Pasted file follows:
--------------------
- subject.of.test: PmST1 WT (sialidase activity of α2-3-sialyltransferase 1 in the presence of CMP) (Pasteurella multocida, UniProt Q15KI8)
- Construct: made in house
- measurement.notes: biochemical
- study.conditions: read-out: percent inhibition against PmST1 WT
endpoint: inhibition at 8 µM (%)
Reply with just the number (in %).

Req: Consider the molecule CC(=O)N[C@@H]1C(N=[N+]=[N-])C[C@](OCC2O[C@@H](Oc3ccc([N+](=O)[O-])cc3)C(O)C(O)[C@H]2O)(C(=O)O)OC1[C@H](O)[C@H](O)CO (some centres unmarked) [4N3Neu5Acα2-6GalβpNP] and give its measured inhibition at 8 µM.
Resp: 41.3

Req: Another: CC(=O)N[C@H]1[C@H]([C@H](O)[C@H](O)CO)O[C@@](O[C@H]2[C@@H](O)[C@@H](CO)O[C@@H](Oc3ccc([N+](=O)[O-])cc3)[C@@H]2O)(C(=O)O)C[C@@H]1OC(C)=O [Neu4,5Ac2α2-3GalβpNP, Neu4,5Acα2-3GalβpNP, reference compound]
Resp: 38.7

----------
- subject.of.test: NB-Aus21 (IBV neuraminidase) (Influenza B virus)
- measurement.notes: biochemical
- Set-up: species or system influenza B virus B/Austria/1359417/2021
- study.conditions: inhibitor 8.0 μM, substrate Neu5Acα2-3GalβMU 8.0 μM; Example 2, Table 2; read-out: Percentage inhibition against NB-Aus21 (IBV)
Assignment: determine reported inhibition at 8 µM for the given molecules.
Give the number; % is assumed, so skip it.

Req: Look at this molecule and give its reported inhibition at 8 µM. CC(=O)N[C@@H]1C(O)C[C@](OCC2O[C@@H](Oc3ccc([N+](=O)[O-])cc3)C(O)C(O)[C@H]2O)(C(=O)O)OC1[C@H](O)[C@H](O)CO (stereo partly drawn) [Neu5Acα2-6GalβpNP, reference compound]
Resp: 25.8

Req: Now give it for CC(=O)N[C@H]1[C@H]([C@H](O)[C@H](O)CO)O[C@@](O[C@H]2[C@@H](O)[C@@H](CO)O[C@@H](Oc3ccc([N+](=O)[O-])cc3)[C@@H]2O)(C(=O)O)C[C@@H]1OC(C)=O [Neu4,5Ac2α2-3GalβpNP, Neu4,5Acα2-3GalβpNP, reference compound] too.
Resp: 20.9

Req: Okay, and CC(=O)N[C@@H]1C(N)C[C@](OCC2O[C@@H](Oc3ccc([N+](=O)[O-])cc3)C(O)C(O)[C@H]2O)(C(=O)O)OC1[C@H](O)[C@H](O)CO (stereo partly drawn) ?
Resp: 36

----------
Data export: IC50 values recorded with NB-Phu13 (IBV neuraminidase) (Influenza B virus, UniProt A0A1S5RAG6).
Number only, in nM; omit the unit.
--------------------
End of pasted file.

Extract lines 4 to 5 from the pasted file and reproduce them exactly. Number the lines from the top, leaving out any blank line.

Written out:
- study.conditions: read-out: percent inhibition against PmST1 WT
endpoint: inhibition at 8 µM (%)